Scanned image of the page. Keyboard directions: use + to zoom in, - to zoom out, arrow keys to pan inside the viewer.

Page Options


Something wrong?

Something wrong with this page? Report problem.

Rights / Permissions

The University of Michigan Library provides access to these materials for educational and research purposes. These materials may be under copyright. If you decide to use any of these materials, you are responsible for making your own legal assessment and securing any necessary permission. If you have questions about the collection, please contact the Bentley Historical Library at bentley.ref@umich.edu

June 12, 2008 - Image 11

Resource type:
The Detroit Jewish News, 2008-06-12

Disclaimer: Computer generated plain text may have errors. Read more about this.


Sta ff photo by Ang ie Baan


House An Athlete

Open your home to out-of-town teens and begin a lifelong adventure.

Elizabeth Applebaum

Special to the Jewish News


tewart, Mimi and 4-year-old Laura Markofsky

were moving to West Bloomfield. While renova-
tions on their new house were being completed,
the family stayed in a two-bedroom apartment along with
their dog, Sammy, and all their clothing in cardboard furni-
ture boxes.
What a wonderful time to add two 14-year-old boys
they'd never even met to the household.
"We didn't know anything about boys — like you have to
threaten them to take showers," Mimi says.
Or their inability to understand why uniforms that
undergo a rigorous day on the sports field might need
washing. Purchasing cows was a consideration as well. "I
went through so many gallons of milk!" Markofsky says,
laughing. "And it was my pleasure."
In 1984, the JCC Maccabi Games came to Detroit for the
first time. Hundreds of homes were needed for the athletes.
Among those who opened their doors were the Markofskys.
It was such fun that the family decided to do it again in
1998 and again when the Games return to Detroit this Aug.
17-22 at the Jewish Community Center in West Bloomfield.
"I am so doing this again because we had such a great
experience Markofsky says. 'And because if my child were
going to a Jewish event out of town I would hope somebody
would step up to the plate and take care of her."
The Games are an annual, international program of ath-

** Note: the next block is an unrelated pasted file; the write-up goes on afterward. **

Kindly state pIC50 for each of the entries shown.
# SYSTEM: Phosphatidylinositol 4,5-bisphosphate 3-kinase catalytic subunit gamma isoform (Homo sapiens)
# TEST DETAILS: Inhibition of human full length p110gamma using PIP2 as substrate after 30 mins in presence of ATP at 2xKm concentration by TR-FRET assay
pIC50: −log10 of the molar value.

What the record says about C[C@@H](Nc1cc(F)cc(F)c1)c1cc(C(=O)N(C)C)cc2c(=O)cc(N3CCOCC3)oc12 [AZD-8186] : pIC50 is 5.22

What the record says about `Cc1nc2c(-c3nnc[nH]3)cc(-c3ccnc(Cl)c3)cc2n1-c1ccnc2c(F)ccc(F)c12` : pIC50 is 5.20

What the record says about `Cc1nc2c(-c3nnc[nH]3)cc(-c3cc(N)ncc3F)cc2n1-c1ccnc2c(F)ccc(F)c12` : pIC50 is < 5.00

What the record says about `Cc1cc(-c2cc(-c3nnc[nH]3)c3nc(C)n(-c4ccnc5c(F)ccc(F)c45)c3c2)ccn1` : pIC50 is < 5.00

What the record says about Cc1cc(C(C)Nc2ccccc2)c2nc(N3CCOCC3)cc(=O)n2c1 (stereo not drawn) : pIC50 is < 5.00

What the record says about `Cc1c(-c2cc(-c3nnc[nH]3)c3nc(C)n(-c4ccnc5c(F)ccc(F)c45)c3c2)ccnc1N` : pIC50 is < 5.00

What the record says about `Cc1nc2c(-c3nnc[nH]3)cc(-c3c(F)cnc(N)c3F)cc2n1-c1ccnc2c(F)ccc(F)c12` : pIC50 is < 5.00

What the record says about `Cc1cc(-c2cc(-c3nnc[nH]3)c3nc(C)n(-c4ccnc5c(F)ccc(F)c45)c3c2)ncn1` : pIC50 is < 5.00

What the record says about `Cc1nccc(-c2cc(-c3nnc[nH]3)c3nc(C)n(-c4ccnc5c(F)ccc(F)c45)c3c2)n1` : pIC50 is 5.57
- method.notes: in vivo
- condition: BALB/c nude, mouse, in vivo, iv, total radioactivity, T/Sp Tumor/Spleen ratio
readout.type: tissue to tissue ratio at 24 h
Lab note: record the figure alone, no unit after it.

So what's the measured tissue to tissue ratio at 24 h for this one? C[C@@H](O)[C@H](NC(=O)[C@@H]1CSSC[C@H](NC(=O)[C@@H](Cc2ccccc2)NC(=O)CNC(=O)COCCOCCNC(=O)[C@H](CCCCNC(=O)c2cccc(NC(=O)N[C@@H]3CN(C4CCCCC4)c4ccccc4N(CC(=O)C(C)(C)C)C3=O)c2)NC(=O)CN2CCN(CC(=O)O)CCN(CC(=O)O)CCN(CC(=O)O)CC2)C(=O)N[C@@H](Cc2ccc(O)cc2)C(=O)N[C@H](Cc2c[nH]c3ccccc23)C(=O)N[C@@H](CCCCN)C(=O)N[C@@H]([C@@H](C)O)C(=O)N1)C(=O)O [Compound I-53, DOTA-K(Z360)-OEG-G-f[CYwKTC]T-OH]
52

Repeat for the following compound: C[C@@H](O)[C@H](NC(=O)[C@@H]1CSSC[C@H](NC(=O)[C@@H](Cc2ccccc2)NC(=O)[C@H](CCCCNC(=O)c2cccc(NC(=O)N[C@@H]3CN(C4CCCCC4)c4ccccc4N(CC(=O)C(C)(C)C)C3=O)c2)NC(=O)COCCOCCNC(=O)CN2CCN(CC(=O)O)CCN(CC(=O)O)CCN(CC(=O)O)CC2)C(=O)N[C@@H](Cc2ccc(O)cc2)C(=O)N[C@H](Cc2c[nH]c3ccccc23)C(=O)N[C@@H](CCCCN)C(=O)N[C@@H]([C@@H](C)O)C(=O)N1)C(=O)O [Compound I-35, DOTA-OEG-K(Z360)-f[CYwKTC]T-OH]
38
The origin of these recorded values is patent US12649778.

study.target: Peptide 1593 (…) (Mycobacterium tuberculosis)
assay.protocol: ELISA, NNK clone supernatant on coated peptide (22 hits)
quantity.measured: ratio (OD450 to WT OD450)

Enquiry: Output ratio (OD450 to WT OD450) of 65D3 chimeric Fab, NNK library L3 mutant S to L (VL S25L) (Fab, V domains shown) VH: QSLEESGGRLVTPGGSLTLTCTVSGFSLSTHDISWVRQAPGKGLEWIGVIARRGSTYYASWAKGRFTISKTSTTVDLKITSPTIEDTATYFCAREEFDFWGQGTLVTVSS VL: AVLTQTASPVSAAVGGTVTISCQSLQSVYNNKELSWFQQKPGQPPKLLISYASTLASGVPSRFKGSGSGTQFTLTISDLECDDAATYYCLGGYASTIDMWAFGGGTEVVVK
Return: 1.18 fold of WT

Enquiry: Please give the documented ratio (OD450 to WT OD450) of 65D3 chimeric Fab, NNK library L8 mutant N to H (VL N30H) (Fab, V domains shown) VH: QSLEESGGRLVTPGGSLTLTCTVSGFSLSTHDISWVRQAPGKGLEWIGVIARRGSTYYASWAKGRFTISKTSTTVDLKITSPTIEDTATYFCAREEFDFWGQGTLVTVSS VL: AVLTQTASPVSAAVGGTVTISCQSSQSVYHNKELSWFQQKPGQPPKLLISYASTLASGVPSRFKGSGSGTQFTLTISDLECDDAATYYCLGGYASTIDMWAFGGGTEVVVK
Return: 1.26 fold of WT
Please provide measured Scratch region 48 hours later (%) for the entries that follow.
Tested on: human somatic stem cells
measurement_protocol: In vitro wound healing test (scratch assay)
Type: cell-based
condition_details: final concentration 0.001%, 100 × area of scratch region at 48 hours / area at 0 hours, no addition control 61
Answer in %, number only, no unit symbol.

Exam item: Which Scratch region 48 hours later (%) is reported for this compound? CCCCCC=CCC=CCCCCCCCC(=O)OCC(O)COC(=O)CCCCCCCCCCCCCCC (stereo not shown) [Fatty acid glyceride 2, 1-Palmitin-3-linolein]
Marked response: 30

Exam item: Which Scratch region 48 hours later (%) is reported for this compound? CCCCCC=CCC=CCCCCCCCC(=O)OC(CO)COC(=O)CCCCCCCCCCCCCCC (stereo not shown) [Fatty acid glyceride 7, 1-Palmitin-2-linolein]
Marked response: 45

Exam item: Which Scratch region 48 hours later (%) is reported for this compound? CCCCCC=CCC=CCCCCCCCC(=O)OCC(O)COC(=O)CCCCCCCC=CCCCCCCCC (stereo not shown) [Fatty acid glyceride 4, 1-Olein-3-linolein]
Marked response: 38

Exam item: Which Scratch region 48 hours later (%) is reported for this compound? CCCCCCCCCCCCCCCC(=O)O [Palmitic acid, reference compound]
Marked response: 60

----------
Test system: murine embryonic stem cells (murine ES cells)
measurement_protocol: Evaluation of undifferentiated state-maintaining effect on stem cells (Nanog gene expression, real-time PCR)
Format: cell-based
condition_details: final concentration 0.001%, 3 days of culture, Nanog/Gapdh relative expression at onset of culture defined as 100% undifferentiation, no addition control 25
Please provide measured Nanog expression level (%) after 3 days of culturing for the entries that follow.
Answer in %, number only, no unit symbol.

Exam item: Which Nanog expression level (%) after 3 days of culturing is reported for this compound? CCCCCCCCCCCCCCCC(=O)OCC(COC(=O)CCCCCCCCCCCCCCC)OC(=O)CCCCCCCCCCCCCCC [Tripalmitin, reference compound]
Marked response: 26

letics and social activities that has united Jewish teens since
1982. The goals are to teach respect, sportsmanship and
how to integrate sports with Jewish identity and values. This
August, more than 2,500 athletes will be in Detroit for the
Games — more than half still need homes, including 750
beds in observant (shomer Shabbat and kosher) homes.

Lifelong Connections
When Mimi and Stewart Markofsky hosted their first ath-
letes in 1984, it was just the two boys. In 1998, the number
of athletes coming to the Games had increased by hun-
dreds, so the family hosted seven, including Roy Kirsch of
Manhattan and Rachel Tovian of Highland Park, Ill., both
of whom became friends of the family.
"We've shared family simchahs" (the Markofskys
recently attended Rachel's brother's bar mitzvah) and sad-
nesses (when Mimi's father died, Rachel and her family
came to the funeral), Mimi says. Rachel even attended the
University of Michigan, in part, because she wanted "to
be close to her second Mom and Dad',' she told Mimi. Roy
went to school in Wisconsin, but often sent friends at U-M
to the Markofsky home.
And all it took was a little driving, a little food and a bit
of parental compassion and guidance. "Treat them like you
would your own kids," Markofsky advises. Then sit back
and something extraordinary can occur.
Just ask Laura Markofsky, now in her mid-20s. "It was
the best experience I've ever had:' Laura says.
Some of it is the little memories: Her mother arriving
with a huge crowd of teens from the JCC; the boy from the
city so excited to see the Markofskys' suburban lawn that
he asked could he please mow it; getting DVDs for every-
one to watch together; the guest who asked to be dropped
off, alone, in the middle of Detroit on Saturday night, just
to look around ("We took him putt-putting instead:' Laura
s ays ).
Then there is something else: Your life changing in ways
you might never have imagined by experiencing a great
adventure, meeting someone in what seems such a random
way who then becomes the one friend who keeps all your

Maccabi on page Al2

Become A Host Family

The athletes come from a variety of backgrounds,
so a variety of locations are needed: kosher homes,
those without pets, places where families have expe-
rience with children who have certain medical needs,
such as diabetes, homes that can accommodate a
child who speaks only Spanish.
Volunteer families need to:
• House at least two athletes
• Have at least one Jewish adult in the family
•Attend an orientation
• Provide athletes with a bed or air mattress (if you
don't have one, the committee will get you one)
• Pick up athletes at the JCC in West Bloomfield on
Sunday, Aug.17
• Have a registered driver 21 or older to drive ath-
• Give guests dinner on Aug.17 and bring them to
opening ceremonies by 6 p.m., stay for the cer-
emonies and take athletes home
• Provide guests with snacks and breakfast
• Make a washer and dryer available
• Have an evening activity and dinner for the teens
on Aug.18 (Host Family Night)
• Return guests to the JCC for departure on Aug.
• Communicate with athlete's family once housing
is assigned
•Drop athletes off at satellites (in Oak Park,
Southfield, Farmington) or at the designated venue,
then pick them up after evening activities
To volunteer as a host family, contact the Maccabi
office at (248) 432-5500 or maccabi@jccdet.org .

June 12 • 2008


Back to Top

© 2021 Regents of the University of Michigan